"Although the usual course by which a review of a master's report Is to be procured Is by taking exceptions to It, there are many cases In which the court w111 direct the master to revIew his report without requiring to be taken, or, if they are taken, wlll direct It to be reviewed upon grounds independent of those laid by the exceptions; and sometimes, as we have seen, the court w111 direct a master to review his report in order to 'afford a party an opportunity for taking in objections to the draft, as a foundation for exceptions. A reference back to the master, to review a report which has not been excepted to, may be made upon the hearing for further directions, and Is frequently so made when the court Is not satisfied with the master's finding, as where the master has not found sufficient facts for the -court to found its judgment upon. So, also, if the master has exceeded his authority, it will either direct him to review his report, or take no notice of his finding."
See, also, 2 Beach, Mod. Eq. Prac. § 713. In Mosher v. Joyce, 6 U. S. App. 107, 112, 2 C. C. A. 324, 325, 51 Fed. 441, 444, Mr. Justice Jackson, then circuit judge, speaking for the court of appeals of this circuit, said:
"In respect to such matters as the recommittal of accounts or a reference back to a master, the chancellor exercises a very large discretion, and is not to be put in error in his action upon such motions except upon a very clear showIng of merits, and In the absence of negligence."
The right and power of the court to permit the master, upon his own application, to withdraw his report for amendment, would seem to be sustained by the following Massachusetts authorities: Heywood v. Miner, 102 Mass. 466; Webber v. Orne, 15 Gray, 351; Gardner v. Field, 5 Gray, 600. . Dismissing from the discussion the question of the power of the court to make. the order which it did, we come to the question of the propriety of the order and the action of the master under it. When the master came to the court, and said that he had made a mistake in his report, and that he had not conformed to the decree in certain respects, the court did not suppose that the master expected to review all his findings of fact and conclusions of law upon the merits. The master must, of course, be acquitted of the slightest desire to lllislead the court when he applied for leave to withdraw the report; ;wo yet tbe statement that was made waEl so incidental as to give
91 FEDERAL REPORTER,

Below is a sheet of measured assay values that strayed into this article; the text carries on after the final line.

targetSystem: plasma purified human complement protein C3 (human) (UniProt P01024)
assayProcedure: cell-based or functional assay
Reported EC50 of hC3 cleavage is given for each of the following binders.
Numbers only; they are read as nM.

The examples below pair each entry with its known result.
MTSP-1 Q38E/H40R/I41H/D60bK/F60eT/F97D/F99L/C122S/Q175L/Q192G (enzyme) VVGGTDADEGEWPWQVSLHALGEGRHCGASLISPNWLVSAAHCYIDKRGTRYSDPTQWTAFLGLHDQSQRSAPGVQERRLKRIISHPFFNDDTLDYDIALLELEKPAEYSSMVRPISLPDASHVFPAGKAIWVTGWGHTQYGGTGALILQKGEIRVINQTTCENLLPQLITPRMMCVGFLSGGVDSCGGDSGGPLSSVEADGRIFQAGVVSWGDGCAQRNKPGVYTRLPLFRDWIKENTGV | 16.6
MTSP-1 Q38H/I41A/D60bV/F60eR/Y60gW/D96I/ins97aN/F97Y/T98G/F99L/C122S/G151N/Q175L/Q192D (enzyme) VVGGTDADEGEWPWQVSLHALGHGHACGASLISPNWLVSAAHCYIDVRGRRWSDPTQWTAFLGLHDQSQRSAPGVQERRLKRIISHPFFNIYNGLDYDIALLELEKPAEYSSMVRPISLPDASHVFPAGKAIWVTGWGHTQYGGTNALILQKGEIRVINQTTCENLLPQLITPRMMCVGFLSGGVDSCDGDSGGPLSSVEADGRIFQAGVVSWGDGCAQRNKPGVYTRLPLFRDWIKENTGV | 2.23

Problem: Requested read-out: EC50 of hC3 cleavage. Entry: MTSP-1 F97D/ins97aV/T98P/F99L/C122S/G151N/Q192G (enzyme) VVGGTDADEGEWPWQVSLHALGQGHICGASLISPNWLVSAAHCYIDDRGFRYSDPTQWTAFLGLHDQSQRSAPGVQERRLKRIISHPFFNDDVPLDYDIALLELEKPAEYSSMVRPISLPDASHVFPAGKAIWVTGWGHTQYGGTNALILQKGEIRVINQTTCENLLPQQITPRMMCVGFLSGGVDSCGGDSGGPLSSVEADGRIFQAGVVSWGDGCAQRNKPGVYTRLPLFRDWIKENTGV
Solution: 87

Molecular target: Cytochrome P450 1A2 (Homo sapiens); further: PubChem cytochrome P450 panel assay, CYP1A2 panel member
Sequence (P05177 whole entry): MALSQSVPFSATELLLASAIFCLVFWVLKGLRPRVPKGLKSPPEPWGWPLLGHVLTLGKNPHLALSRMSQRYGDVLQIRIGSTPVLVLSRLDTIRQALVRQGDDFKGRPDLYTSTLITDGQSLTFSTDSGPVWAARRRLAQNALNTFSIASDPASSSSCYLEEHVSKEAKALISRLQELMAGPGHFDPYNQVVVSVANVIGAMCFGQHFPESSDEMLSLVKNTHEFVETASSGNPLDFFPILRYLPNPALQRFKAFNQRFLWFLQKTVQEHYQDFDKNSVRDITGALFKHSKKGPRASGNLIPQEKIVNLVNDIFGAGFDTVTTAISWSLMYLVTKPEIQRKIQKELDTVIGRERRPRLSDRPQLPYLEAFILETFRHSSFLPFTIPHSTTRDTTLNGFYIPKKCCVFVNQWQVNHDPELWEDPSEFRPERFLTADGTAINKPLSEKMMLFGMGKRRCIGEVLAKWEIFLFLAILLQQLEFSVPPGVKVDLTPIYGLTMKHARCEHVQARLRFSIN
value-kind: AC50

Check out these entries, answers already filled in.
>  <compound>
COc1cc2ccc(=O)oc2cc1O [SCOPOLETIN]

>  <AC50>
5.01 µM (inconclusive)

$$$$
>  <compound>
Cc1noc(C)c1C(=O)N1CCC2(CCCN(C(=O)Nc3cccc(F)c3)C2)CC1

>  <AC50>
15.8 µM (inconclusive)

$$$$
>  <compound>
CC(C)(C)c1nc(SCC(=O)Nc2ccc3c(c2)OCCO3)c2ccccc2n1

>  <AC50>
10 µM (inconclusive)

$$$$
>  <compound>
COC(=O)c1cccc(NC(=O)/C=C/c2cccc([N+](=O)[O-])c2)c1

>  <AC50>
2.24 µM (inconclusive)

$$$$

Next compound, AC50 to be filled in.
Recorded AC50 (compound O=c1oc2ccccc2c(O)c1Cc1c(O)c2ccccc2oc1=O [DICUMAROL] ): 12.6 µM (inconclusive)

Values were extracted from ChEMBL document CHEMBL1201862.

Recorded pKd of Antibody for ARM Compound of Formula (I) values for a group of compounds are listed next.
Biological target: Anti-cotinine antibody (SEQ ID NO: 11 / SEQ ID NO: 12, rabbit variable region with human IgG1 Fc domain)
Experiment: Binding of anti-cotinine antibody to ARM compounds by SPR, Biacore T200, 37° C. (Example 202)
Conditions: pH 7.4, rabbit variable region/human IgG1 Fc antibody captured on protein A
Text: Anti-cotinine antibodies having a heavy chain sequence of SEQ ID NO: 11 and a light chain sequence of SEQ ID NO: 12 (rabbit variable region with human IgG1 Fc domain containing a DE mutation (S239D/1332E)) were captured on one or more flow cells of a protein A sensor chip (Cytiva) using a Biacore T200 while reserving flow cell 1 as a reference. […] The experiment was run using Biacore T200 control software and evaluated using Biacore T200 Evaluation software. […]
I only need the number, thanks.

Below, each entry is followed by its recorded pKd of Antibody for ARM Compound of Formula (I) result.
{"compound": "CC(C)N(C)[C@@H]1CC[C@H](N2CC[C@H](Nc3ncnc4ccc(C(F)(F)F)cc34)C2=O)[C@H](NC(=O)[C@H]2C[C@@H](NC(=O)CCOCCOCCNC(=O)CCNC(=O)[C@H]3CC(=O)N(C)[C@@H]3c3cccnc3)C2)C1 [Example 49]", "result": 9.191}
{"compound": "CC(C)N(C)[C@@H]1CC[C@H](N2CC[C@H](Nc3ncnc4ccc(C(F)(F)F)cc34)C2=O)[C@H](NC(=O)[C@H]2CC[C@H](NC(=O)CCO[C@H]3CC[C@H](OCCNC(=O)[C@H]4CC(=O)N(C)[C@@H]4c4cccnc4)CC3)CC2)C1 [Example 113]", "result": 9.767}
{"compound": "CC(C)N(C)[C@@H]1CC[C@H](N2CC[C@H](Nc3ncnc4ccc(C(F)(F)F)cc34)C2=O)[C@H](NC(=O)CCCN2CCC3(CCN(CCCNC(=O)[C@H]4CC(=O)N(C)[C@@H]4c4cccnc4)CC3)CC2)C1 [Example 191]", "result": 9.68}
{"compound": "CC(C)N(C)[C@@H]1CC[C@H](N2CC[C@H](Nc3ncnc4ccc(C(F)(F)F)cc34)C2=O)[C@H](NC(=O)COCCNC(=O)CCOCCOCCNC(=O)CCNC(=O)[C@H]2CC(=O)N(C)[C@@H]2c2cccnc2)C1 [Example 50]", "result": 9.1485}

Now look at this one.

the court an impression that the mistakes to be r-orrected were of such comparatively unimportant character that they might be corrected without notice to the parties. I have read the two reports, and I find that the latter reverses the findings of faot and conclusions of law of the former on the most important issues of the reference. After the master had made and filed a report, he ought not, upon a re-reference for amendment, to reverse his rulings on the evidence and law without giving the parties notice. Such a re-reference is to be assimilated to the granting of a rehearing by the court after decision, in which the practice always is to give the parties a full opportunity to rediscuss the merits, before an order is made reversing the former ruling. Equity rule No. 75 is very explicit as to the duty of the master to give notice to the parties of the proceedings in the cause before him, and it seems to me that a reconsideration by the master of the case upon its merits after report filed is within the spirit of that rule. There seems to be a rule expressly requiring notice in a case of this kind, under the Massachusetts equity practice. Heywood v. Miner, 102 Mass. 466. Certainly, had the court fully understood the scope of the amendment to the report proposed, it would have expressly required notice to parties, and an opportunity for reargument before the master. What, then, is to be done? The last report should not be allowed to stand, for the reasons above given. Nor ought the first report to be restored, because its findings and conclusions ought not, in view of its author's subsequent action, to be accorded the advisory weight which masters' reports are usually given both in the court of first instance and in the appellate court. Tilghman v. Proctor, 125 U. S. 136, 8 Sup. Ct. 894; The Cayuga, 16 U. S. App. 577, 8 C. C. A. 188, 59 Fed. 483; Beach, Mod. Eq. Prac. § 711, The court might refer the case back to the master and cases for a rehearing after argument, but this would entail considerable extra expense upon the parties. The most expeditious mode of settling the rights of the parties without prejudicing either is to make an order re-referring the cause to the master, with directions to report to the court all the evidence upon damages and profits which he has taken, without reporting any findings of fact or conclusions of law. An order will therefore be made, modifying the interlocutory decree already made to this extent. The court and counsel will, of course, have an opportunity to examine the two reports of the master for use in the argument and consideration of the casf; but the issues must 1ge argued de novo, and without according to either report the weight it would have, were the cause to be heard on exceptions to the same. The cause will be set for hearing on Saturday, February 25th, at 11:30 a. m., unless the date is inconvenient to in which case the court will fix another day.